, November 23, 2007 (ENS) - Children of mothers whose water supplies were contaminated with arsenic during their pregnancies harbored gene expression changes that may lead to cancer and other diseases later in life, researchers at the Massachusetts Institute of Technology have found.
This is the first time evidence of such genome-wide changes resulting from prenatal exposure has ever been documented from any environmental contaminant, say the MIT scientists.
Even when water supplies are cleaned up and the children never experience any direct exposure to the pollutant, they may still suffer lasting damage, the findings suggest.
The evidence comes from studies of 32 mothers and their children in a province of Thailand that experienced heavy arsenic contamination from tin mining.
Similar levels of arsenic are also found in many other regions, including the U.S. Southwest, the researchers say.
Pregnant woman, United States. (Photo courtesy USDA)
Exposure to higher than average levels of arsenic occur mostly in the workplace, near hazardous waste sites, or in areas with high natural levels, according to the U.S. Agency for Toxic Substances and Disease Registry. At high levels, the agency says, inorganic arsenic can cause death. Exposure to lower levels for a long time can cause a discoloration of the skin and the appearance of small corns or warts.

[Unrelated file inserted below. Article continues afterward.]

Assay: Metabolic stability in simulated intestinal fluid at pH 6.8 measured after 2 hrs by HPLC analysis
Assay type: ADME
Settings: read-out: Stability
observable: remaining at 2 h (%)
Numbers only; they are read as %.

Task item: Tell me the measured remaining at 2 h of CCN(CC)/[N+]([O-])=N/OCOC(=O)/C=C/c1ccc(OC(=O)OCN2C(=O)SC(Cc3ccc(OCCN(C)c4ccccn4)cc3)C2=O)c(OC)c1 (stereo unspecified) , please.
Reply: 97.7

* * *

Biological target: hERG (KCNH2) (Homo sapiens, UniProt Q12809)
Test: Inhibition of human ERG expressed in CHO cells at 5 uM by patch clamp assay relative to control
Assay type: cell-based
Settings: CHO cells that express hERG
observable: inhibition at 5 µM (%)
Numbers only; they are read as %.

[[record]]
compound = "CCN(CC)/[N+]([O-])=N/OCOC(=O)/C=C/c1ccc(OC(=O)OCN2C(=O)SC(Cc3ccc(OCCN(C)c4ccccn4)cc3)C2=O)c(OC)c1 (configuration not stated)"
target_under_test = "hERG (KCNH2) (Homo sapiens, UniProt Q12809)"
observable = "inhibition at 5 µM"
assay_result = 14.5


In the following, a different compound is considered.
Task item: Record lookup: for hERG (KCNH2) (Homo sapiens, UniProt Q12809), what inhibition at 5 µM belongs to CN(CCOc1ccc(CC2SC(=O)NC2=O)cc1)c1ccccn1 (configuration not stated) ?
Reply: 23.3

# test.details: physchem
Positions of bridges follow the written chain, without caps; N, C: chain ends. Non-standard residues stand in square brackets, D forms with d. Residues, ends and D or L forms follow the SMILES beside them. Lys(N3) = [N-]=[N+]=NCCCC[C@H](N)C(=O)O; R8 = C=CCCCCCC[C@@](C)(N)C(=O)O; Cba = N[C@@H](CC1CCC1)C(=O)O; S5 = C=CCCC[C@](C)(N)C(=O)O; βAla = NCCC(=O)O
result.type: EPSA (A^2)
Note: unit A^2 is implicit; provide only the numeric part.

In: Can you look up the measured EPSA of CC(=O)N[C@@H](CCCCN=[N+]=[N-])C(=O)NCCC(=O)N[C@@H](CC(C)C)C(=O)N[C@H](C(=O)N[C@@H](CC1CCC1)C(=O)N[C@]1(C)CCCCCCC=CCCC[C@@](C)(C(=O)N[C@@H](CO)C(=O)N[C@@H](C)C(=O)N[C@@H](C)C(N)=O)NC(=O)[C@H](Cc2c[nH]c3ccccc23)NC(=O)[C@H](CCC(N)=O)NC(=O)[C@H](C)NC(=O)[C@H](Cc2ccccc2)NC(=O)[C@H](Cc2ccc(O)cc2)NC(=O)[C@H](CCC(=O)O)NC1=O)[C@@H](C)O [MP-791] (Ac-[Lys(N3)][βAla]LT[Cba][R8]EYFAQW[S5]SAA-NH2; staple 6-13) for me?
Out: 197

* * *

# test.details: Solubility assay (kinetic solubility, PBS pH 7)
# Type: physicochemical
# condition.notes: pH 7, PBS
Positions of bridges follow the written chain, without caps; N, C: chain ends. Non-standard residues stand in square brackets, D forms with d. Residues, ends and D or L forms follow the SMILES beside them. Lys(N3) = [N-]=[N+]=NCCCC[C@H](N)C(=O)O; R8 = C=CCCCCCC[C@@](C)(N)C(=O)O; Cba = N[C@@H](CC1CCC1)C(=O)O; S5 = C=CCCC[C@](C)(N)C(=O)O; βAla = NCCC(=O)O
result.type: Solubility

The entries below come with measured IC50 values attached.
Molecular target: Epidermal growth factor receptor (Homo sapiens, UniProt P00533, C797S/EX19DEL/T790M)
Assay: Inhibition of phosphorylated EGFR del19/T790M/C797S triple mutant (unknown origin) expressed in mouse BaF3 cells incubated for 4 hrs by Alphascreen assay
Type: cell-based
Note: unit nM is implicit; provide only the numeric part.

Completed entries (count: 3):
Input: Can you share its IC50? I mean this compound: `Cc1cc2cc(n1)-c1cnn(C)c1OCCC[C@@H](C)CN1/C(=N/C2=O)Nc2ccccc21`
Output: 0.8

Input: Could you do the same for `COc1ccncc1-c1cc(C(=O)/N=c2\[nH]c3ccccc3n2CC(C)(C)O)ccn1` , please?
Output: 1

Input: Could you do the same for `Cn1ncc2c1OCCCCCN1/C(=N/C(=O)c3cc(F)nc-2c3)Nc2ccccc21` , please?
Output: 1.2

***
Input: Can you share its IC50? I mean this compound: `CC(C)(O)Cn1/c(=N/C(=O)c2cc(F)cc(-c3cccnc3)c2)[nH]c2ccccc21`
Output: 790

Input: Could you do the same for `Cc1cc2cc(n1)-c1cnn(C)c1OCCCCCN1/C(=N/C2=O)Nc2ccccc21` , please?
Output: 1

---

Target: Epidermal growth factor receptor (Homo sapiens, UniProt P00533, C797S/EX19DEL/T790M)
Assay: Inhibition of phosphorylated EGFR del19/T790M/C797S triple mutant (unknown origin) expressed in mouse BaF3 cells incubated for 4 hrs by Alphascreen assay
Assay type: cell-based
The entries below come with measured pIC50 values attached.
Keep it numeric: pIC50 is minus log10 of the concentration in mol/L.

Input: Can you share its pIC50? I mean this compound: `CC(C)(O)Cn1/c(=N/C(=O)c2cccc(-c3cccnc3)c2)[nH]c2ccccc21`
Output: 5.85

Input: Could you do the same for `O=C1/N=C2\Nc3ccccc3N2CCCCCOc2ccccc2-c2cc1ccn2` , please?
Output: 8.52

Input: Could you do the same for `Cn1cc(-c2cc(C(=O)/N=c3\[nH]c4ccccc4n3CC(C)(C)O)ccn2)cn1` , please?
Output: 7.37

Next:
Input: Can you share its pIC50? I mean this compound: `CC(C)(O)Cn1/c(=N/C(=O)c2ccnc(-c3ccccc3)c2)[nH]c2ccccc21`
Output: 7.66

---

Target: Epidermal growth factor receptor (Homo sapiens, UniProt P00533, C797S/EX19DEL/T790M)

The research was led by Mathuros Ruchirawat, director of the Laboratory of Environmental Toxicology of the Chulabhorn Research Institute in Thailand, working with Leona Samson, director of MITís Center for Environmental Health Sciences and the American Cancer Society professor in the departments of Biological Engineering and Biology.
The team analyzed blood that had been collected from umbilical cords at birth. The exposure of mothers to arsenic during their pregnancy was independently determined by analyzing toenail clippings, "the most reliable way of detecting past arsenic exposure," said Ruchirawat and Samson.
The team found a collection of about 450 genes whose expression had been turned on or turned off in babies who had been exposed to arsenic while in the womb.
That is, these genes had either become significantly more active, as occurred in most cases, or less active, than in unexposed babies.
"We were looking to see whether we could have figured out that these babies were exposed in utero" just by using the gene expression screening on the stored blood samples, Samson says. "The answer was a resounding yes."
This is the first time such a response to prenatal arsenic exposure has been found in humans. But it is not entirely unexpected, Samson explains, because "in mice, when mothers are transiently exposed to arsenic in the drinking water, their progeny, in their adult life, are much more cancer-prone."
Recognizing the damaging effects of the arsenic exposure, "the government has provided alternative water sources" to the affected villages," although many people are still using the local water for cooking, says co-author Rebecca Fry, a research scientist at the MIT environmental health sciences center.
She intends to follow these toddlers as they grow older to show how long-lasting the effects of the prenatal arsenic exposure may be.
Fry suggests that studies of possible ways of reversing or mitigating the damage, perhaps through dietary changes, nutritional supplements, or drug treatments might show how to counteract the dangerous changes in genetic expression.
Copyright Environment News Service (ENS) 2007. All rights reserved.
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